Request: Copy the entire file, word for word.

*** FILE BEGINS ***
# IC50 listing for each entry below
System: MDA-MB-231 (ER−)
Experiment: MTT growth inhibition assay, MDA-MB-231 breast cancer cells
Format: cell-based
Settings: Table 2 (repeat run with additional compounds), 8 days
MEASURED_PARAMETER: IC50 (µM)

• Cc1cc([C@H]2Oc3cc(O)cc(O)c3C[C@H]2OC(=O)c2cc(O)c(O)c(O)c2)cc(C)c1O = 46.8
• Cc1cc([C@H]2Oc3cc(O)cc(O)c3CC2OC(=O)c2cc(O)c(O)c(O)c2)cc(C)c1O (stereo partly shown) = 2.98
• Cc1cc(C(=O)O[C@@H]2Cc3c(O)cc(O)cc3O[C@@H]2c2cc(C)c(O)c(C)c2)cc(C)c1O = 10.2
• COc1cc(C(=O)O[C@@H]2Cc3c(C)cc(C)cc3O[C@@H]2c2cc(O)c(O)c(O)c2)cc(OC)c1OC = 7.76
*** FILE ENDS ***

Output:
# IC50 listing for each entry below
System: MDA-MB-231 (ER−)
Experiment: MTT growth inhibition assay, MDA-MB-231 breast cancer cells
Format: cell-based
Settings: Table 2 (repeat run with additional compounds), 8 days
MEASURED_PARAMETER: IC50 (µM)

• Cc1cc([C@H]2Oc3cc(O)cc(O)c3C[C@H]2OC(=O)c2cc(O)c(O)c(O)c2)cc(C)c1O = 46.8
• Cc1cc([C@H]2Oc3cc(O)cc(O)c3CC2OC(=O)c2cc(O)c(O)c(O)c2)cc(C)c1O (stereo partly shown) = 2.98
• Cc1cc(C(=O)O[C@@H]2Cc3c(O)cc(O)cc3O[C@@H]2c2cc(C)c(O)c(C)c2)cc(C)c1O = 10.2
• COc1cc(C(=O)O[C@@H]2Cc3c(C)cc(C)cc3O[C@@H]2c2cc(O)c(O)c(O)c2)cc(OC)c1OC = 7.76